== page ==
The Long Walk Home Analysis

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Eighty percent of people pulled over in traffic by police in New York City are Black or Latino. Women in the United States are paid on average twenty percent less than men. An unarmed Black individual is twice as likely to be killed by a law enforcement official than a White person. The underlying factor in these statistics is prejudice: preconceived opinions of groups of people not based on actual fact. Where do these biases come from, and are they permanent? Our prejudices are created and changed by the people and events around us as we develop our views of the world. The movie, The Long Walk Home, is an example of how prejudice that may seem set in stone can be changed by people around us. Taking place in Montgomery in the 1950s, the story…show more content…
Growing up in a small Southern town in the 1930s, Scout Finch and her brother Jem absorb a variety of racial viewpoints throughout their childhood. In their community, Blacks live on the outskirts of town, and are seen by most as inferior, suspicious, and unworthy. Yet the Finches’ cook, Calpurnia, doesn’t fit this description for Jem and Scout; she’s like a mother to them. Even more, their father, Atticus, sees it as the only right thing to do to take on a court case in which he is the defense lawyer for a Black man wrongly accused of raping a White woman. So what should the children believe? Ever since they were born they’ve been told by the others in their town that Black men are trash; now they are hearing from their father that anyone who cheats a Black man is trash. When their father’s trial finds the Black man guilty, despite the fact that the only evidence against him was the color of his skin, the children are devastated by the injustice they are witnessing in their own hometown. Jem in particular struggles to come to terms with the prejudice he has just observed. Although these children were raised in a community full of racial bias, the important people in their lives, Atticus and Calpurnia, combined with their experience at the trial, transfigured their opinions. Two White children in a Southern town, crying…show more content…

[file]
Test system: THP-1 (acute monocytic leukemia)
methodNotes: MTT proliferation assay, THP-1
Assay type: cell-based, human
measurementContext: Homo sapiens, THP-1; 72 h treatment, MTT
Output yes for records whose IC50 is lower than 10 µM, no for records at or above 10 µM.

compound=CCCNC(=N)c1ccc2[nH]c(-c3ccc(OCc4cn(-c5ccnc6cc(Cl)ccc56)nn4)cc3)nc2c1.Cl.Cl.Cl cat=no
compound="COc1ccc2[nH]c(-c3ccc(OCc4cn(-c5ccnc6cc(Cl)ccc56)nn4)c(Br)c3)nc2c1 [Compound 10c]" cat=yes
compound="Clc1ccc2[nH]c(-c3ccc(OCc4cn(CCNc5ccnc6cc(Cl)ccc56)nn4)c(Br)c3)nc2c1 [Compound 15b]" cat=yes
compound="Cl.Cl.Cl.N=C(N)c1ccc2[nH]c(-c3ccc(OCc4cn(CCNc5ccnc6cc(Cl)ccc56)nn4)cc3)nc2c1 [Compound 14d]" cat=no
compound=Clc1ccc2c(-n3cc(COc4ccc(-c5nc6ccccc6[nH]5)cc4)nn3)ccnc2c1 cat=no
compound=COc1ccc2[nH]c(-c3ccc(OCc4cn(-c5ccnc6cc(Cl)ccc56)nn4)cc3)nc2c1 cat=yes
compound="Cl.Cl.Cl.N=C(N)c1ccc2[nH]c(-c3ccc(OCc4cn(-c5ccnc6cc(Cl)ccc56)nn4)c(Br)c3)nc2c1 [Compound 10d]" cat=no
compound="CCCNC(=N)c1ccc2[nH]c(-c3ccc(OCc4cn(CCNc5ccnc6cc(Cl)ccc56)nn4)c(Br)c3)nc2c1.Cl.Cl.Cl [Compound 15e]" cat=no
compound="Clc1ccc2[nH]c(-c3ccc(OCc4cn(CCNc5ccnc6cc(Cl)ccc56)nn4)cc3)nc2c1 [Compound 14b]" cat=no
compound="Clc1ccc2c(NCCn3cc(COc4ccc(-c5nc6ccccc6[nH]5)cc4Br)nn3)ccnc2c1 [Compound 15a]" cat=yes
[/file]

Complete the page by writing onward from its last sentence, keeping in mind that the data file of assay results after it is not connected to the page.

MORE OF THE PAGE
A kind housemaid or unfair trial can break down biases and easily as a racist relative or hometown community can build them up. Schools in Sweden using this to their advantage to discourage gender-based prejudice provide a beacon of hope: prejudice can be changed. Whether it’s avoiding a majority Black neighborhood at night or degradingly uttering the word “women” as an insult, subtle prejudices still exist in our daily lives, yet are just the tip of the iceberg when considering the underlying problems of racism and sexism in our society. Understanding that prejudices can be changed by the events and people in our lives provides hope for a day when such issues are a thing of the
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